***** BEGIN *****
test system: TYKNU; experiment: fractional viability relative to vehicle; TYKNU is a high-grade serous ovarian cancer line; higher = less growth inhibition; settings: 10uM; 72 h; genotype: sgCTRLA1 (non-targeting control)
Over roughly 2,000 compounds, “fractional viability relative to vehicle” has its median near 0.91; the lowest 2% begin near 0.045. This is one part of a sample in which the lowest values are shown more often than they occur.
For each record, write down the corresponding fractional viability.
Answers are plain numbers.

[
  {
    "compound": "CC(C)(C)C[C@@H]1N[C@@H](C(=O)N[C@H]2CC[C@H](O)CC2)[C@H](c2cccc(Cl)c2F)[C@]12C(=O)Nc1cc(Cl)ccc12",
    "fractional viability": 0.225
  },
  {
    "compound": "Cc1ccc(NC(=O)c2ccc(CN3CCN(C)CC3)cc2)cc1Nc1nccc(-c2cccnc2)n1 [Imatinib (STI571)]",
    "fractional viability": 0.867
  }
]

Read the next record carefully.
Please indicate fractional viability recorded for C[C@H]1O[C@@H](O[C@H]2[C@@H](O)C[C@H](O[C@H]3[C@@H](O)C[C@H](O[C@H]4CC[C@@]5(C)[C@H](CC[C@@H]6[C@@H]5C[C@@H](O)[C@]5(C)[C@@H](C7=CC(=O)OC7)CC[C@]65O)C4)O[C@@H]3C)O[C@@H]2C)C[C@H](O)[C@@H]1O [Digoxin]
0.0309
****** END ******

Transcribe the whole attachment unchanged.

test system: TYKNU; experiment: fractional viability relative to vehicle; TYKNU is a high-grade serous ovarian cancer line; higher = less growth inhibition; settings: 10uM; 72 h; genotype: sgCTRLA1 (non-targeting control)
Over roughly 2,000 compounds, “fractional viability relative to vehicle” has its median near 0.91; the lowest 2% begin near 0.045. This is one part of a sample in which the lowest values are shown more often than they occur.
For each record, write down the corresponding fractional viability.
Answers are plain numbers.

[
  {
    "compound": "CC(C)(C)C[C@@H]1N[C@@H](C(=O)N[C@H]2CC[C@H](O)CC2)[C@H](c2cccc(Cl)c2F)[C@]12C(=O)Nc1cc(Cl)ccc12",
    "fractional viability": 0.225
  },
  {
    "compound": "Cc1ccc(NC(=O)c2ccc(CN3CCN(C)CC3)cc2)cc1Nc1nccc(-c2cccnc2)n1 [Imatinib (STI571)]",
    "fractional viability": 0.867
  }
]

Read the next record carefully.
Please indicate fractional viability recorded for C[C@H]1O[C@@H](O[C@H]2[C@@H](O)C[C@H](O[C@H]3[C@@H](O)C[C@H](O[C@H]4CC[C@@]5(C)[C@H](CC[C@@H]6[C@@H]5C[C@@H](O)[C@]5(C)[C@@H](C7=CC(=O)OC7)CC[C@]65O)C4)O[C@@H]3C)O[C@@H]2C)C[C@H](O)[C@@H]1O [Digoxin]
0.0309